The Common Good
December 2005

Principled Immigration Reform

by Celeste Kennel-Shank | December 2005

Principled Immigration Reform

In the past decade, more than 2,000 people have died crossing the Mexican-U.S. border, according to the Tucson-based No More Deaths coalition. In an effort to decrease the number of deaths, the coalition has developed faith-based principles to guide immigration reform, which include demilitarizing the border patrol, legalizing residency for many migrant workers, and reunifying immigrant families. Forty-three Christian, Jewish, and Muslim clergy have endorsed the principles, which show how “people of faith share a common tradition of welcoming strangers and helping those in need,” Tucson’s Catholic Bishop Gerald Kicanas told Sojourners. “All faith starts with the dignity of each person and the right to live in dignity.”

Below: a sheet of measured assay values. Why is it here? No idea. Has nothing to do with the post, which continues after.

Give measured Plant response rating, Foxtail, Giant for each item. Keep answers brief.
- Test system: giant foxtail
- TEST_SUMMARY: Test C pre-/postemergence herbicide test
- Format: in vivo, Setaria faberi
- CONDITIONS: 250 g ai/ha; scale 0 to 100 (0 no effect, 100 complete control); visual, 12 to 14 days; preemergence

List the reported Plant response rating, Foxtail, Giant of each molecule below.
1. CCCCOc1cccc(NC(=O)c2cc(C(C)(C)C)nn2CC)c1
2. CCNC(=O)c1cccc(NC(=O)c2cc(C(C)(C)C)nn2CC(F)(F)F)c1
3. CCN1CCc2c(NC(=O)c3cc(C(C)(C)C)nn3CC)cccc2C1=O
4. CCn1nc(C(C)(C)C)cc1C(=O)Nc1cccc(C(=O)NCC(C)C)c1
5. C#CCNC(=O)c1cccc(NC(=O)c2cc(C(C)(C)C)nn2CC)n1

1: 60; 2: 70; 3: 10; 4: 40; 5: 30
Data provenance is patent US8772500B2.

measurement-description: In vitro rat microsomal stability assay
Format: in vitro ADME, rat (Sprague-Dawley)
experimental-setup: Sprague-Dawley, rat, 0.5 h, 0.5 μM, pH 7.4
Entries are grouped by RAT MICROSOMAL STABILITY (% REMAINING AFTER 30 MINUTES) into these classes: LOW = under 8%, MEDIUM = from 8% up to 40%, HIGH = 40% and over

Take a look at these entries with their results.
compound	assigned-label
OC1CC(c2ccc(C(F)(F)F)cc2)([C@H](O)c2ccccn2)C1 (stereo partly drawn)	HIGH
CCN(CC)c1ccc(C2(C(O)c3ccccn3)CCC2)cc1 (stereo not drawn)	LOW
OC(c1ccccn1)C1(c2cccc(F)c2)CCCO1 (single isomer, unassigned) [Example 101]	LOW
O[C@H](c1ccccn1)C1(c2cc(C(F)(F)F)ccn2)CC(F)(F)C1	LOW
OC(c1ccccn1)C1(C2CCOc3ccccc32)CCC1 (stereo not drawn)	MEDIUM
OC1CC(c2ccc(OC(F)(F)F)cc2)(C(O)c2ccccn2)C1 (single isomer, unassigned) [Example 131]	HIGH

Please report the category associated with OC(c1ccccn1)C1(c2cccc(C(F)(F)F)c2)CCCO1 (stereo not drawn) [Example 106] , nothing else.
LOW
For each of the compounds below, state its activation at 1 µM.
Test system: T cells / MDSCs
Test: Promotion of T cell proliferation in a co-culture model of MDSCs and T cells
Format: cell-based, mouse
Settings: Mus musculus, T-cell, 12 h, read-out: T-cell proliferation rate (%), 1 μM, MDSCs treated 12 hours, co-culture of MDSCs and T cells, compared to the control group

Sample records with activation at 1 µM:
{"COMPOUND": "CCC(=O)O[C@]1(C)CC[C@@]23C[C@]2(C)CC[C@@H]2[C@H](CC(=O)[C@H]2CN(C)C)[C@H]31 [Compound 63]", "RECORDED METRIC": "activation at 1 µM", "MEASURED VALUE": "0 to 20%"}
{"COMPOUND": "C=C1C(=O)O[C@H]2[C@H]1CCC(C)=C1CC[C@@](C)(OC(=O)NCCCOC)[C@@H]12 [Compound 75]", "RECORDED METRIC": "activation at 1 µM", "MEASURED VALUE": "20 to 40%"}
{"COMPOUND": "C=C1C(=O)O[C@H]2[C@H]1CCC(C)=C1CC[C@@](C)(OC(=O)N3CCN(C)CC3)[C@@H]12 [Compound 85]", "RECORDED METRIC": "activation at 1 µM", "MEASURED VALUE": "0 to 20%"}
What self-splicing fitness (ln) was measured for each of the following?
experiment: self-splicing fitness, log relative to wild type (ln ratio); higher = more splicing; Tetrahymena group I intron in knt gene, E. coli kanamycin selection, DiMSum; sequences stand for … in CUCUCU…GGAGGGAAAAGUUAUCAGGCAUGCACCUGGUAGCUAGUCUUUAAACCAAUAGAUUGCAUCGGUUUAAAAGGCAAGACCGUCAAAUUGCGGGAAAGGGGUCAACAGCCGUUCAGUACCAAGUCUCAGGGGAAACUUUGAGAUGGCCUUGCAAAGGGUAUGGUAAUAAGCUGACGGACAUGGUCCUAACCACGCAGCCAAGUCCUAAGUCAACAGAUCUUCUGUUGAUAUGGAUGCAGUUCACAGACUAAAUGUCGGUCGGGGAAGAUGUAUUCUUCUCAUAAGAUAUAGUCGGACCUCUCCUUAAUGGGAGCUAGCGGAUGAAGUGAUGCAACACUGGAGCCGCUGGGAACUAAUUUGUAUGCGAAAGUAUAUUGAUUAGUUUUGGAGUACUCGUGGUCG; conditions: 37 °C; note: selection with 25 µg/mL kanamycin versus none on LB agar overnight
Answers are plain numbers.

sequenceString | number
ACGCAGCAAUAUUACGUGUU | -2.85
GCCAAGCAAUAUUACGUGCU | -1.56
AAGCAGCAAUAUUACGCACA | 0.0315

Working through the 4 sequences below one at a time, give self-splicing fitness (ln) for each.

The Secure America and Orderly Immigration Act of 2005 also addresses border policies. The act—introduced in both houses of Congress—aims to balance earned legalization for workers and unification of families with strict border control and international cooperation to stop illegal immigration.

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